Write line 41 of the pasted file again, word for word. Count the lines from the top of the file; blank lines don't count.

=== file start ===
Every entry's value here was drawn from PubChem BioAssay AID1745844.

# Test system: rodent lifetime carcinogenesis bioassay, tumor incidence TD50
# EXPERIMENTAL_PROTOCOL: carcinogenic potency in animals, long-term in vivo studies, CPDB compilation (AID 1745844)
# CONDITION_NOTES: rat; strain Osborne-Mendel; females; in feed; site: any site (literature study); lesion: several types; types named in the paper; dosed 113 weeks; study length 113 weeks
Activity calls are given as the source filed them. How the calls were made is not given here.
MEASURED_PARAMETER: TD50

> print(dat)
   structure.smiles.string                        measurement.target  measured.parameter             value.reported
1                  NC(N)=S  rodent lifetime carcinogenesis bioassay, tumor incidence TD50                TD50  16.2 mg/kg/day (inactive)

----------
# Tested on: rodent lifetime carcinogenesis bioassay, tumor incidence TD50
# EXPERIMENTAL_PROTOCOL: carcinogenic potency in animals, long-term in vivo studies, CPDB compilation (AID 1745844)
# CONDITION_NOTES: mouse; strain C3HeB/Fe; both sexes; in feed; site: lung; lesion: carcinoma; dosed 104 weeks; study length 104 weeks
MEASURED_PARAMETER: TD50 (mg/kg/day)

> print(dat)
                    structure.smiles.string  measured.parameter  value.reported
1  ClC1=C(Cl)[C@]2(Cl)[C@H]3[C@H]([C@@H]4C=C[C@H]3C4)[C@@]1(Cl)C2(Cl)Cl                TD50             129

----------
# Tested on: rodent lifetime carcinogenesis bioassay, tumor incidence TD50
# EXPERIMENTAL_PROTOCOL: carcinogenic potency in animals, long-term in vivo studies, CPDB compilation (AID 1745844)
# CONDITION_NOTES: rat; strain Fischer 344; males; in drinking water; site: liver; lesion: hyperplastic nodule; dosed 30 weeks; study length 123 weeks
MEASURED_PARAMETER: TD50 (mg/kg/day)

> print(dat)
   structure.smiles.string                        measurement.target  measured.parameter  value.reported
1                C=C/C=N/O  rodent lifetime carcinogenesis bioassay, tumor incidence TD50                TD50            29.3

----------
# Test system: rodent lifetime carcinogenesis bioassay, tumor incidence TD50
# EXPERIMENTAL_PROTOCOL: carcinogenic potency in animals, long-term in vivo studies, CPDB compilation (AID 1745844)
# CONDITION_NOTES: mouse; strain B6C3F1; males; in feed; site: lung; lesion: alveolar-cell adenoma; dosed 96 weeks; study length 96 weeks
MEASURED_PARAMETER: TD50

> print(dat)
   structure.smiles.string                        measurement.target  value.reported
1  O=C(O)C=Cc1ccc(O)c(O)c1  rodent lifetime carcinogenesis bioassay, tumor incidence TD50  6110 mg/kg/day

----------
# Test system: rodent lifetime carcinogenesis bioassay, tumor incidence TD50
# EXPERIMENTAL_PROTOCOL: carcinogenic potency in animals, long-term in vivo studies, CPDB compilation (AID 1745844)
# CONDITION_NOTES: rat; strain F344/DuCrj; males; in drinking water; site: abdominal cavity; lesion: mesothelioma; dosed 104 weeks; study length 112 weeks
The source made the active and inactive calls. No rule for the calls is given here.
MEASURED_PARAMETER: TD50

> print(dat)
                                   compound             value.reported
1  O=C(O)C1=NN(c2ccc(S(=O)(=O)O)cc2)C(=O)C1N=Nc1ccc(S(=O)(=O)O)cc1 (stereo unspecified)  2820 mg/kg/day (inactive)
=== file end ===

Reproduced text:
                                   compound             value.reported